In Drowned World, which was exhibited at the 2018 European Contemporary Art Biennial’s Manifesta 12 in Palermo, Italy, Wang depicted the collision of the natural world that gives us sustenance and the industrial world that drives civilizations. In the installation visitors to Palermo’s botanical garden climbed steps to look over a wall into the remains of a coal-gas plant that once powered the city’s streetlamps. In that modern-day artifact Wang planted a forest of plants similar to those that grew 300 million years ago during the Carbonifera era, and which over time became coal and other fossil fuels. Araucarias trees, ferns, cycads and epiphytes thrived among rusted remnants of machinery and gas tanks. It was a juxtaposition of ancient, modern and ancient again, an intriguing synthesis of a lifecycle disrupted.
In his art Wang questions what this disruption means to Earth’s future. When humans have wielded their influence with ever increasing consequences, how can the natural world coexist? “Climate change and ocean acidification modify the conditions for nearly all life on this planet. When the effects of human actions are nearly inescapable, what can we consider truly natural?”
Click here to see pictures from the installation.
In a city of quirks and marvels the rooftop garden of the Swiss Institute Contemporary Art Gallery in New York is unique in design and purpose. In rows of simple aluminum planters grow four different kinds of plants that are fragile vestiges of a verdant history going back millennia. Indeed, in one of the planters flourishes franklinia alatamaha, which is extinct in the wild (EW) as classified by The International Union for Conservation of Nature.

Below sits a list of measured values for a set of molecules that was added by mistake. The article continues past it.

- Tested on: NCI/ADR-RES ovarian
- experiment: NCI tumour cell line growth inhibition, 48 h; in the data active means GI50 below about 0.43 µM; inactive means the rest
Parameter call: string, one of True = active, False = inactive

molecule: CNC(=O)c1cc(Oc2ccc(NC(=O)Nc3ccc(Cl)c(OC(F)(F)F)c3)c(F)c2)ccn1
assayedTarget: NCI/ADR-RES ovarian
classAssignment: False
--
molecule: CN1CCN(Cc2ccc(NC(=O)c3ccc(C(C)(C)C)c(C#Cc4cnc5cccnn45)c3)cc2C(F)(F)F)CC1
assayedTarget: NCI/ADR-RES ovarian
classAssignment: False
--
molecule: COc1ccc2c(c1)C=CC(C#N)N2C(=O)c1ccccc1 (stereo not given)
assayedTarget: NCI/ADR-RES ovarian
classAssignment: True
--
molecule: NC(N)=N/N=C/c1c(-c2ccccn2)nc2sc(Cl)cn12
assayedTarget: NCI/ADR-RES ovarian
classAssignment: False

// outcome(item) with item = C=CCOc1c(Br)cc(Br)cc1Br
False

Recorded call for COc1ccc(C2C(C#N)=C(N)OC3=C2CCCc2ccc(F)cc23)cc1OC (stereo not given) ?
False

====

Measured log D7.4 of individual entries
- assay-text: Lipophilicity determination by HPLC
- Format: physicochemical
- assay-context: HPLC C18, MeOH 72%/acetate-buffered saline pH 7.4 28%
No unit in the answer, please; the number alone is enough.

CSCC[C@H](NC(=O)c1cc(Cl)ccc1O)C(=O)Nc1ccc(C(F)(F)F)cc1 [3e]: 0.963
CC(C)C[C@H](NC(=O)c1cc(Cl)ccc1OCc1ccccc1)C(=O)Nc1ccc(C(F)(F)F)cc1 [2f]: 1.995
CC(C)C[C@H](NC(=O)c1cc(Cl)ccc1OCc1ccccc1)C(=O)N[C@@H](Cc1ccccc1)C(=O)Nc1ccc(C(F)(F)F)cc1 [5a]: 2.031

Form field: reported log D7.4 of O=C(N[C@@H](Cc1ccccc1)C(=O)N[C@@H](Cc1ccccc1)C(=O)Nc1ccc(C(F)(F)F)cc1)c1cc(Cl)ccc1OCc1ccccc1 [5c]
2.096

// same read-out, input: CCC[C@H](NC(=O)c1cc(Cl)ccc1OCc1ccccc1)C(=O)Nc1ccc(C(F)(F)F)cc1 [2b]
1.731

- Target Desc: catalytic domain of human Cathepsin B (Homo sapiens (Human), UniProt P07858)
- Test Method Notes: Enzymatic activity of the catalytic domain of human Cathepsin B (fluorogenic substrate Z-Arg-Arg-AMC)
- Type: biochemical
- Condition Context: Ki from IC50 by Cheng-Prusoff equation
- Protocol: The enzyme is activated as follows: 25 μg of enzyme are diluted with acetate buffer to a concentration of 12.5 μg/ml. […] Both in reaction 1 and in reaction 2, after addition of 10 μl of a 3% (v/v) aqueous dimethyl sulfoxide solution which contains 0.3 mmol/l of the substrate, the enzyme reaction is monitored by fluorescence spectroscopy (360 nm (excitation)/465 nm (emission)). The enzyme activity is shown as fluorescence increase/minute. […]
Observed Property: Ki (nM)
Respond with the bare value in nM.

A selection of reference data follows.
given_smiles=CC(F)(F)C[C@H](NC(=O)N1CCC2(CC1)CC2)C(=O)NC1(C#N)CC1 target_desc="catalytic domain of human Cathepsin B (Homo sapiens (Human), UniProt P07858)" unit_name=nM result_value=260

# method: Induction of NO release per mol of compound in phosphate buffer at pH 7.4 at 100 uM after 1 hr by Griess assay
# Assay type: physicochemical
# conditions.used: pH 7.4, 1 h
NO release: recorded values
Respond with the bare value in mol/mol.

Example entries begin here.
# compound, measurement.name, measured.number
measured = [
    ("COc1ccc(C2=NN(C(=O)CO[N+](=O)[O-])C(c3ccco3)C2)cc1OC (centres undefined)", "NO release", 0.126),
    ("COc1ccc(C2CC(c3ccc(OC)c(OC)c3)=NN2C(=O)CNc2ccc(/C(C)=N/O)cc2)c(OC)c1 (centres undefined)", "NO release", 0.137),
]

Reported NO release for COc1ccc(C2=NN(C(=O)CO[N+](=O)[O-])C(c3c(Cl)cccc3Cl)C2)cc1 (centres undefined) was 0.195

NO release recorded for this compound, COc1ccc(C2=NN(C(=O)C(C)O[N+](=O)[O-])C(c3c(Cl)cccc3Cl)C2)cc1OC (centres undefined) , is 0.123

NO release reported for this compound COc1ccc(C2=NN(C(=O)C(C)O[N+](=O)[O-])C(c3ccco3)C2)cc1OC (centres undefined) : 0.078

“Nature’s orphans” and “homeless” is how Wang describes these plants because without human cultivation, they wouldn’t exist in nature. As discussed above, human disruption is once again a factor, an underlying thrust that repeats in Wang’s art. For example, ginkgo biloba, a hardy and popular contemporary tree, began dying off in the wild thousands of years ago in the mountains of central China. Most likely this was due to human hunters who killed the large animal that picked up and shed the seeds across the region. This annihilation of that animal species affected ginkgo propagation. Ironically, during this period people also grew to value the trees so much that they planted them at temples and in cemeteries. Thus, the trees we see today have all been cultivated by humans.
“I wanted to trace the passage of these species from nature into culture,” Wang says. He questions how humans manipulate nature to the degree that we alter the natural order according to our own self-interests. “How can you cause the extinction of a species in one context while also allowing its propagation beyond what would be purely natural in another context?”
Click here to see pictures from the installation.
Wang fuses his artistic vision with an awareness of ancient systems and an understanding of earth’s peril. His art forces us to consider the inevitable result of human folly, and exhorts us to find the collective will to prevail.